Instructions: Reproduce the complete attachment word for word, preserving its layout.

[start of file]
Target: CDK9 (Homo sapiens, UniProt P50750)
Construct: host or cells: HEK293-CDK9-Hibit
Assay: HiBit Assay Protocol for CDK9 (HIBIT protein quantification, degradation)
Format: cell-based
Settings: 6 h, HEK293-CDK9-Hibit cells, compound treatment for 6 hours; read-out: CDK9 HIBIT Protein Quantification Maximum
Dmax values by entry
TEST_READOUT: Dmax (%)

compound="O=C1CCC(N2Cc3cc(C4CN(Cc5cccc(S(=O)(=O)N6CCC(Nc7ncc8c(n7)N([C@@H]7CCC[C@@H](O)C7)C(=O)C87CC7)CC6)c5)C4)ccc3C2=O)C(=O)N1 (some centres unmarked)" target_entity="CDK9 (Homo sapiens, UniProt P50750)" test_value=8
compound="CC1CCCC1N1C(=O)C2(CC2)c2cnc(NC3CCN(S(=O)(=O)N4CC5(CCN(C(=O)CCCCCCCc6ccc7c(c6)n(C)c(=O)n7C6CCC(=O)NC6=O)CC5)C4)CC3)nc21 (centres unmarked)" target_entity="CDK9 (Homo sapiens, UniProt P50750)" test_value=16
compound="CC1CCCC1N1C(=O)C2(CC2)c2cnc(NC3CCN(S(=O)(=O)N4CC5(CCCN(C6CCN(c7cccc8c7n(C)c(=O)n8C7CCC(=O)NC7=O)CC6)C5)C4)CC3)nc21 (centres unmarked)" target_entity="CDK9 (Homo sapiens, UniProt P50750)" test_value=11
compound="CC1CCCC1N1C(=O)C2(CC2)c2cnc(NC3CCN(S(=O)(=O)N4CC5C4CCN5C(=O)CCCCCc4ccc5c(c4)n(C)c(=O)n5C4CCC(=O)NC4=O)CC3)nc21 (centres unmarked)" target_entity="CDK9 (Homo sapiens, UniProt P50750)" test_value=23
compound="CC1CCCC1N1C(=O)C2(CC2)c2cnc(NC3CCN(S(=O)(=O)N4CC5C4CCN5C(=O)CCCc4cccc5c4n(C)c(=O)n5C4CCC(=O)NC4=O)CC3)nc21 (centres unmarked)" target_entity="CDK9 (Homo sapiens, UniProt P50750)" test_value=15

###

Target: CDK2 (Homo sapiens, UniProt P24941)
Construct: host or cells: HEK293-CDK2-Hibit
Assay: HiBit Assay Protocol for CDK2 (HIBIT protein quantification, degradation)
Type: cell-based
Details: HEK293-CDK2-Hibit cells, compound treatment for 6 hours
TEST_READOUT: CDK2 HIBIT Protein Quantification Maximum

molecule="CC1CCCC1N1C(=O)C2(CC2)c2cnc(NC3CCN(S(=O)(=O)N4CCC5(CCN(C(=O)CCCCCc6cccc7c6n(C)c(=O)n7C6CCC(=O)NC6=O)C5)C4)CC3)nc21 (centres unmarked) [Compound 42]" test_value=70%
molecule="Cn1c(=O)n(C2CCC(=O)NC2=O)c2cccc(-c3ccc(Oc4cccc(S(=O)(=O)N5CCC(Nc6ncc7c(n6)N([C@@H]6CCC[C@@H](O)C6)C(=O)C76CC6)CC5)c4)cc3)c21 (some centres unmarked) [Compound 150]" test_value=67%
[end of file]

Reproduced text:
Target: CDK9 (Homo sapiens, UniProt P50750)
Construct: host or cells: HEK293-CDK9-Hibit
Assay: HiBit Assay Protocol for CDK9 (HIBIT protein quantification, degradation)
Format: cell-based
Settings: 6 h, HEK293-CDK9-Hibit cells, compound treatment for 6 hours; read-out: CDK9 HIBIT Protein Quantification Maximum
Dmax values by entry
TEST_READOUT: Dmax (%)

compound="O=C1CCC(N2Cc3cc(C4CN(Cc5cccc(S(=O)(=O)N6CCC(Nc7ncc8c(n7)N([C@@H]7CCC[C@@H](O)C7)C(=O)C87CC7)CC6)c5)C4)ccc3C2=O)C(=O)N1 (some centres unmarked)" target_entity="CDK9 (Homo sapiens, UniProt P50750)" test_value=8
compound="CC1CCCC1N1C(=O)C2(CC2)c2cnc(NC3CCN(S(=O)(=O)N4CC5(CCN(C(=O)CCCCCCCc6ccc7c(c6)n(C)c(=O)n7C6CCC(=O)NC6=O)CC5)C4)CC3)nc21 (centres unmarked)" target_entity="CDK9 (Homo sapiens, UniProt P50750)" test_value=16
compound="CC1CCCC1N1C(=O)C2(CC2)c2cnc(NC3CCN(S(=O)(=O)N4CC5(CCCN(C6CCN(c7cccc8c7n(C)c(=O)n8C7CCC(=O)NC7=O)CC6)C5)C4)CC3)nc21 (centres unmarked)" target_entity="CDK9 (Homo sapiens, UniProt P50750)" test_value=11
compound="CC1CCCC1N1C(=O)C2(CC2)c2cnc(NC3CCN(S(=O)(=O)N4CC5C4CCN5C(=O)CCCCCc4ccc5c(c4)n(C)c(=O)n5C4CCC(=O)NC4=O)CC3)nc21 (centres unmarked)" target_entity="CDK9 (Homo sapiens, UniProt P50750)" test_value=23
compound="CC1CCCC1N1C(=O)C2(CC2)c2cnc(NC3CCN(S(=O)(=O)N4CC5C4CCN5C(=O)CCCc4cccc5c4n(C)c(=O)n5C4CCC(=O)NC4=O)CC3)nc21 (centres unmarked)" target_entity="CDK9 (Homo sapiens, UniProt P50750)" test_value=15

###

Target: CDK2 (Homo sapiens, UniProt P24941)
Construct: host or cells: HEK293-CDK2-Hibit
Assay: HiBit Assay Protocol for CDK2 (HIBIT protein quantification, degradation)
Type: cell-based
Details: HEK293-CDK2-Hibit cells, compound treatment for 6 hours
TEST_READOUT: CDK2 HIBIT Protein Quantification Maximum

molecule="CC1CCCC1N1C(=O)C2(CC2)c2cnc(NC3CCN(S(=O)(=O)N4CCC5(CCN(C(=O)CCCCCc6cccc7c6n(C)c(=O)n7C6CCC(=O)NC6=O)C5)C4)CC3)nc21 (centres unmarked) [Compound 42]" test_value=70%
molecule="Cn1c(=O)n(C2CCC(=O)NC2=O)c2cccc(-c3ccc(Oc4cccc(S(=O)(=O)N5CCC(Nc6ncc7c(n6)N([C@@H]6CCC[C@@H](O)C6)C(=O)C76CC6)CC5)c4)cc3)c21 (some centres unmarked) [Compound 150]" test_value=67%